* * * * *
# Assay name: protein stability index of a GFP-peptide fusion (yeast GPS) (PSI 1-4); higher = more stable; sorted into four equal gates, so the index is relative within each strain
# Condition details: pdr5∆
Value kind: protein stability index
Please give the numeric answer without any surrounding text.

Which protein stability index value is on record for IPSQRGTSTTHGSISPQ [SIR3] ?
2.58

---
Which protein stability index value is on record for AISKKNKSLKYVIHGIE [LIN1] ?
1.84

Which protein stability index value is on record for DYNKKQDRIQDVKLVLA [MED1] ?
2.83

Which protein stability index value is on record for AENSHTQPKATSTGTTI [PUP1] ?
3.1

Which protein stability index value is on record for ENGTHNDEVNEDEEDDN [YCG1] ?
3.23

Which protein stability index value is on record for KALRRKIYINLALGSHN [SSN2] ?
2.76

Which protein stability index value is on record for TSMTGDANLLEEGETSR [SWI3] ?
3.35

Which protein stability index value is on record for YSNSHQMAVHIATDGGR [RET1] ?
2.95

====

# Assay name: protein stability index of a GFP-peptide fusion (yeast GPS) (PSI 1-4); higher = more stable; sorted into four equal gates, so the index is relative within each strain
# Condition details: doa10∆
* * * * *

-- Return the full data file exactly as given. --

# Assay name: protein stability index of a GFP-peptide fusion (yeast GPS) (PSI 1-4); higher = more stable; sorted into four equal gates, so the index is relative within each strain
# Condition details: pdr5∆
Value kind: protein stability index
Please give the numeric answer without any surrounding text.

Which protein stability index value is on record for IPSQRGTSTTHGSISPQ [SIR3] ?
2.58

---
Which protein stability index value is on record for AISKKNKSLKYVIHGIE [LIN1] ?
1.84

Which protein stability index value is on record for DYNKKQDRIQDVKLVLA [MED1] ?
2.83

Which protein stability index value is on record for AENSHTQPKATSTGTTI [PUP1] ?
3.1

Which protein stability index value is on record for ENGTHNDEVNEDEEDDN [YCG1] ?
3.23

Which protein stability index value is on record for KALRRKIYINLALGSHN [SSN2] ?
2.76

Which protein stability index value is on record for TSMTGDANLLEEGETSR [SWI3] ?
3.35

Which protein stability index value is on record for YSNSHQMAVHIATDGGR [RET1] ?
2.95

====

# Assay name: protein stability index of a GFP-peptide fusion (yeast GPS) (PSI 1-4); higher = more stable; sorted into four equal gates, so the index is relative within each strain
# Condition details: doa10∆